How to deliver a compelling PR pitch

by | Sep 24, 2015 | Uncategorized


I’ve been a journalist for more than 30 years, and I’ve also interviewed hundreds of other journalists about their preferences for dealing with PR professionals. So I think I can say this with some authority: If you want to grab our attention, forget the fancy language and the superlatives about your client’s products or services. Instead, the key is to research the journalists you want to reach and tailor your message not only to their beats, but also to the interests of their audiences.

It seems so simple, we often refer to it as “PR 101.” Yet too many PR pros have missed the lesson. Here are four typical mistakes PR professionals will make:

  1. Pitching the wrong journalist: I write about health media for an audience of PR professionals. But since I’m tagged in media directories as a health journalist, I often get pitches touting the latest miracle drug or weight-loss program, or offering a celebrity plastic surgeon willing to talk about a new “nip and tuck” procedure.
  1. Focusing on geography: I write for a North American audience, but I happen to reside in the San Francisco Bay Area. Since I’m tagged as a Bay Area journalist, I’ll get pitches about local real estate deals or town hall meetings. Conversely, many journalists who write for regional audiences complain about getting pitches with no discernable local angle.
  1. Pitching the wrong publication: Let’s consider a popular newsstand publication like Family Circle. This magazine isn’t just about families: It’s for families with teens and tweens. If your client is a pediatrician who has valuable advice for kids between 7 and 17, this is the outlet you want to pitch; identify the health editors and you’re good to go. But if your pitch involves baby or toddler gear, it’s best to steer your efforts elsewhere.
  1. Impersonally personalizing pitches: The email may include my name and inform me that my readers are sure to be interested in the agency’s client, but I read further and it’s clear the sender has no clue about what I do or the audience I write for. In many ways, that’s even worse than a mass-mailing.

Yes, it takes additional effort, but a tailored pitch always wins, even if it’s just a brief note on top of a press release. (It works even better if you have an existing relationship with the journalist, but that’s a topic for a different article.)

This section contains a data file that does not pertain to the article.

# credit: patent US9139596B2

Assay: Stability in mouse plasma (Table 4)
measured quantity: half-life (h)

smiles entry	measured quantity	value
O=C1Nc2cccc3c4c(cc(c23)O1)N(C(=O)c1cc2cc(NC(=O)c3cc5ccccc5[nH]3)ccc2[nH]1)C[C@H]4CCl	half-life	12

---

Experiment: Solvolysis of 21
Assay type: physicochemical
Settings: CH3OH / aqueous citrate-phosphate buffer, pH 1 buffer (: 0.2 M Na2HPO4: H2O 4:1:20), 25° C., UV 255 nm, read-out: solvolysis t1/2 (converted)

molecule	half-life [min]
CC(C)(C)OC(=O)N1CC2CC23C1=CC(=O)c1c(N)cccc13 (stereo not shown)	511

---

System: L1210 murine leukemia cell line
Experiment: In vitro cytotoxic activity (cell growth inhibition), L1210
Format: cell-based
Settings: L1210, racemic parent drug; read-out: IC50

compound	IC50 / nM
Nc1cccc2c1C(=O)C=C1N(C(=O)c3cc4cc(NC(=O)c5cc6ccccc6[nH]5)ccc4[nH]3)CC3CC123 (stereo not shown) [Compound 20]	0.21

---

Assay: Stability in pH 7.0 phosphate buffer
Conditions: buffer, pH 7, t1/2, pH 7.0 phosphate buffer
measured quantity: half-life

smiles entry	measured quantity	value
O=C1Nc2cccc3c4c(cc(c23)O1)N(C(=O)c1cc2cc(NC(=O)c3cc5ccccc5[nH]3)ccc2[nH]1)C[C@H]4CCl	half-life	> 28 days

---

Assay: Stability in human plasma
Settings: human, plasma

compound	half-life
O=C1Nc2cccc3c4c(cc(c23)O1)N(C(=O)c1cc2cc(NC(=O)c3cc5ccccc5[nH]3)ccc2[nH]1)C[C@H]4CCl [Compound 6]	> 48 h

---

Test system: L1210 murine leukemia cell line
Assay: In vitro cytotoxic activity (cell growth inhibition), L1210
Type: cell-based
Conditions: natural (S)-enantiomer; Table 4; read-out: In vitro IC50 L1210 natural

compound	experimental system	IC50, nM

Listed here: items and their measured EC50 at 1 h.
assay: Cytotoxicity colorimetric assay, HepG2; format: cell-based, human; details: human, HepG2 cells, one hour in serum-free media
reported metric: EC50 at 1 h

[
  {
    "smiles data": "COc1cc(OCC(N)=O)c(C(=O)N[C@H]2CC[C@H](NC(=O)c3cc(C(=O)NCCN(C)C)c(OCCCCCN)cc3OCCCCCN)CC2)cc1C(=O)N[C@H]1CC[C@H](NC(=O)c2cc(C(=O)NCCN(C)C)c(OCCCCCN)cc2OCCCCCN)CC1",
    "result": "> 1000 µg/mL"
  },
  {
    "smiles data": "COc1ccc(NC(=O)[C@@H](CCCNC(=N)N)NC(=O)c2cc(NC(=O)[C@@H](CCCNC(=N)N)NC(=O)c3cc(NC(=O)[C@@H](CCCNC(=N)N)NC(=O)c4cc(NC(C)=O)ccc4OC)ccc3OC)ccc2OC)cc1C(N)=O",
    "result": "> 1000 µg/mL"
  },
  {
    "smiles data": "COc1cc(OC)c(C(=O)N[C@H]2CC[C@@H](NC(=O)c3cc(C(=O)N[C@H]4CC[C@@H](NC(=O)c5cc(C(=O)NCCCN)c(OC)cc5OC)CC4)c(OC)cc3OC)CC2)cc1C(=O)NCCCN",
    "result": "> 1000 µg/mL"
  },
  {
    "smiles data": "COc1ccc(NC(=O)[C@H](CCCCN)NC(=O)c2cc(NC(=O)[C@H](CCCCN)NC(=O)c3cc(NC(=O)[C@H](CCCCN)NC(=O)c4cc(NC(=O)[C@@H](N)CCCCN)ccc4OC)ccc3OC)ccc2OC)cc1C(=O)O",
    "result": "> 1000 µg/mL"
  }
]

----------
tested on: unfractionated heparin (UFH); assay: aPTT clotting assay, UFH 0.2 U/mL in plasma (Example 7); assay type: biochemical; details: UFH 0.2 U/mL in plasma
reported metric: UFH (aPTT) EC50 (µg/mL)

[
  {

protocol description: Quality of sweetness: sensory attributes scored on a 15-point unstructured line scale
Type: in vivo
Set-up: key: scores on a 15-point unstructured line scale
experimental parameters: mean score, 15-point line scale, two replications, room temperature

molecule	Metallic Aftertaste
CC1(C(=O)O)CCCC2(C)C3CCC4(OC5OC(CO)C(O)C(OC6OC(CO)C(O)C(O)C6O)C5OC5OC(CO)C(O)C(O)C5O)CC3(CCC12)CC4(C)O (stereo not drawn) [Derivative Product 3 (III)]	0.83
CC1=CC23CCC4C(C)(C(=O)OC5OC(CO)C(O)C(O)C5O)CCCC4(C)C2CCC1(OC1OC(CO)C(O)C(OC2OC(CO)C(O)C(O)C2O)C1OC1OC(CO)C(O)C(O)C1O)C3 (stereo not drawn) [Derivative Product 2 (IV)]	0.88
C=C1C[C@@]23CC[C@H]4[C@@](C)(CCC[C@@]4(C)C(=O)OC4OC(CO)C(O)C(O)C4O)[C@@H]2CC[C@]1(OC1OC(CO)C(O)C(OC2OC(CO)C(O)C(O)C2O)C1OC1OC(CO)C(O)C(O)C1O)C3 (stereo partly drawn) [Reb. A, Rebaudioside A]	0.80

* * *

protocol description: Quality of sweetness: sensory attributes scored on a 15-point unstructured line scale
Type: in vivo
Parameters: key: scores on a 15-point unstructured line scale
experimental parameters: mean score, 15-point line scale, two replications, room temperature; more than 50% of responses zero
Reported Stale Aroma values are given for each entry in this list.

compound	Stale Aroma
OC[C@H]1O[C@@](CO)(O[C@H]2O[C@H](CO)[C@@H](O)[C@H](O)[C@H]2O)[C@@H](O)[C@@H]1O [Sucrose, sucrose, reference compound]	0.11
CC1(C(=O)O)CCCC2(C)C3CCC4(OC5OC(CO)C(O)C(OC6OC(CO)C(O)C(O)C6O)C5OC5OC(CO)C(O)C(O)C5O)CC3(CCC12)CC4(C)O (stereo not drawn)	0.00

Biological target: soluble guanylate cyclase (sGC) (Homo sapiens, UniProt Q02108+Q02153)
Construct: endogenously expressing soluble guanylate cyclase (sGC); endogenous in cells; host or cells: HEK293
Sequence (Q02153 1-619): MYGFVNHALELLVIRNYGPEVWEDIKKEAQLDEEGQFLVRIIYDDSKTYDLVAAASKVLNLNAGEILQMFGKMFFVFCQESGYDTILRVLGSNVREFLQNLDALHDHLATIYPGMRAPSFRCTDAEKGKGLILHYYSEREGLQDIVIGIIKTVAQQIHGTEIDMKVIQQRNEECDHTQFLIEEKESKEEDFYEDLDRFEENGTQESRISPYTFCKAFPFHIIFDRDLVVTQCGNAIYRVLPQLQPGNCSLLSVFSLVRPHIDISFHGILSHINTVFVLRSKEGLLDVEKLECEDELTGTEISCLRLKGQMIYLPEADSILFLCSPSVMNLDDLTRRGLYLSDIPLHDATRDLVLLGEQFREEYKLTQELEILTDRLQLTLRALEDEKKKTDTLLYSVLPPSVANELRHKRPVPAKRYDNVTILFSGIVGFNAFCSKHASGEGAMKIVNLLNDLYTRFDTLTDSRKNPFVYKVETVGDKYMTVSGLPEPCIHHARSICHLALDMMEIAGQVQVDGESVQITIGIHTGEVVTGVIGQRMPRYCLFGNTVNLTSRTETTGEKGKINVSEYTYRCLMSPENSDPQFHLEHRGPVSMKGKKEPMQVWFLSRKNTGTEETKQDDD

As for the pitch itself, here are some points to keep in mind:

Craft a descriptive subject line. Some journalists receive hundreds of pitches each day, and won’t even open your email if the subject line is vague or seems to be off-target. A good approach is to write it like a headline. If the journalist serves a regional audience, make the local angle clear (“Boston hospital hires new CEO”). And avoid putting “Re:” in the subject line to make it appear that you’re replying to a previous message; conning journalists with this all-too-common tactic hurts your credibility.

Get to the point. Or to put it another way, don’t bury the lead. If you don’t grab the journalist’s interest in the first paragraph, it’s unlikely that they’ll read further. Give them the “who, what, when and where.” As succinctly as possible, explain why the journalist’s audience should care.

Avoid unnecessary attachments. One common complaint from journalists is getting press releases as attachments rather than being in the body of the email. Large file attachments can prevent your email from getting through at all.

Hone your vocabulary. Certain words and phrases that commonly appear in press releases are guaranteed turn-offs among journalists. My personal pet peeve: the use of “solution” as a synonym for “product” or “service.” Tom Gable of Gable PR has pointed to other terms you should avoid. Some vocabulary “blacklists” are industry-specific.

Proofread your work. Misspellings and grammatical errors cast you (and your clients) in a negative light and make it less likely that the journalist will take you seriously. Even worse is misspelling the journalist’s name. Your word processor’s grammar- and spell-checker will catch the most egregious mistakes, but you still need a second pair of human eyes.

Bulldog Reporter
Bulldog Reporter is a leader in media intelligence supplying news, analysis and high-level training content to public relations and corporate communications professionals with the mission of helping these practitioners achieve superior competitive performance.


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